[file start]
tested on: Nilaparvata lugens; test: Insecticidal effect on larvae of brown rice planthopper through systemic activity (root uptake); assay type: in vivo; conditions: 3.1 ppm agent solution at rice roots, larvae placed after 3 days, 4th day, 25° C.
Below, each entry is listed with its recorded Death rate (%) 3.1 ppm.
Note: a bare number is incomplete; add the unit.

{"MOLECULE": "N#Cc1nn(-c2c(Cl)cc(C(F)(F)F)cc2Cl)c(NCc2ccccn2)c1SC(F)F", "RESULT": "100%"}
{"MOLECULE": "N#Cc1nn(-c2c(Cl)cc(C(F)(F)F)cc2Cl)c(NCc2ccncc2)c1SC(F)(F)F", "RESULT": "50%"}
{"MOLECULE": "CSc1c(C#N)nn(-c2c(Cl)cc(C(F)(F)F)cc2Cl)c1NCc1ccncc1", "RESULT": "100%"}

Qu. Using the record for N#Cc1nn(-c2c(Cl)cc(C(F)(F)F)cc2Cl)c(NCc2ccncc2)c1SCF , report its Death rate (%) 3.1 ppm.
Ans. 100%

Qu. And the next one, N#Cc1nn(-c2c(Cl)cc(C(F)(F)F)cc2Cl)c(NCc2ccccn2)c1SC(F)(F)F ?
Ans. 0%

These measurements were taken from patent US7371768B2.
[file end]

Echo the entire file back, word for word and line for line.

tested on: Nilaparvata lugens; test: Insecticidal effect on larvae of brown rice planthopper through systemic activity (root uptake); assay type: in vivo; conditions: 3.1 ppm agent solution at rice roots, larvae placed after 3 days, 4th day, 25° C.
Below, each entry is listed with its recorded Death rate (%) 3.1 ppm.
Note: a bare number is incomplete; add the unit.

{"MOLECULE": "N#Cc1nn(-c2c(Cl)cc(C(F)(F)F)cc2Cl)c(NCc2ccccn2)c1SC(F)F", "RESULT": "100%"}
{"MOLECULE": "N#Cc1nn(-c2c(Cl)cc(C(F)(F)F)cc2Cl)c(NCc2ccncc2)c1SC(F)(F)F", "RESULT": "50%"}
{"MOLECULE": "CSc1c(C#N)nn(-c2c(Cl)cc(C(F)(F)F)cc2Cl)c1NCc1ccncc1", "RESULT": "100%"}

Qu. Using the record for N#Cc1nn(-c2c(Cl)cc(C(F)(F)F)cc2Cl)c(NCc2ccncc2)c1SCF , report its Death rate (%) 3.1 ppm.
Ans. 100%

Qu. And the next one, N#Cc1nn(-c2c(Cl)cc(C(F)(F)F)cc2Cl)c(NCc2ccccn2)c1SC(F)(F)F ?
Ans. 0%

These measurements were taken from patent US7371768B2.